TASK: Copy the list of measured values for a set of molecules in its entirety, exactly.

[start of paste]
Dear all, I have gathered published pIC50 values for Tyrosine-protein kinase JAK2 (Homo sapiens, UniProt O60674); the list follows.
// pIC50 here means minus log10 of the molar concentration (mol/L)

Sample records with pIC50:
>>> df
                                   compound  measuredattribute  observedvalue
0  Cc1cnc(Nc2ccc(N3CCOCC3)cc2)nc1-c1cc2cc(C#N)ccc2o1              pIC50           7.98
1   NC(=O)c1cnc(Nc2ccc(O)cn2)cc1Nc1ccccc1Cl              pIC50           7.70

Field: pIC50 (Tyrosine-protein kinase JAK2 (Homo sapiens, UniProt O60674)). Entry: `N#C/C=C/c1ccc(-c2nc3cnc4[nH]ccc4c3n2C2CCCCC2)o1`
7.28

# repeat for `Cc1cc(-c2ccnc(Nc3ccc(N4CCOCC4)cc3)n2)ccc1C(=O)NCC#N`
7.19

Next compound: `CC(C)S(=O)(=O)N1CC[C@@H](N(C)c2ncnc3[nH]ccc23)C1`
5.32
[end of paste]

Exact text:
Dear all, I have gathered published pIC50 values for Tyrosine-protein kinase JAK2 (Homo sapiens, UniProt O60674); the list follows.
// pIC50 here means minus log10 of the molar concentration (mol/L)

Sample records with pIC50:
>>> df
                                   compound  measuredattribute  observedvalue
0  Cc1cnc(Nc2ccc(N3CCOCC3)cc2)nc1-c1cc2cc(C#N)ccc2o1              pIC50           7.98
1   NC(=O)c1cnc(Nc2ccc(O)cn2)cc1Nc1ccccc1Cl              pIC50           7.70

Field: pIC50 (Tyrosine-protein kinase JAK2 (Homo sapiens, UniProt O60674)). Entry: `N#C/C=C/c1ccc(-c2nc3cnc4[nH]ccc4c3n2C2CCCCC2)o1`
7.28

# repeat for `Cc1cc(-c2ccnc(Nc3ccc(N4CCOCC4)cc3)n2)ccc1C(=O)NCC#N`
7.19

Next compound: `CC(C)S(=O)(=O)N1CC[C@@H](N(C)c2ncnc3[nH]ccc23)C1`
5.32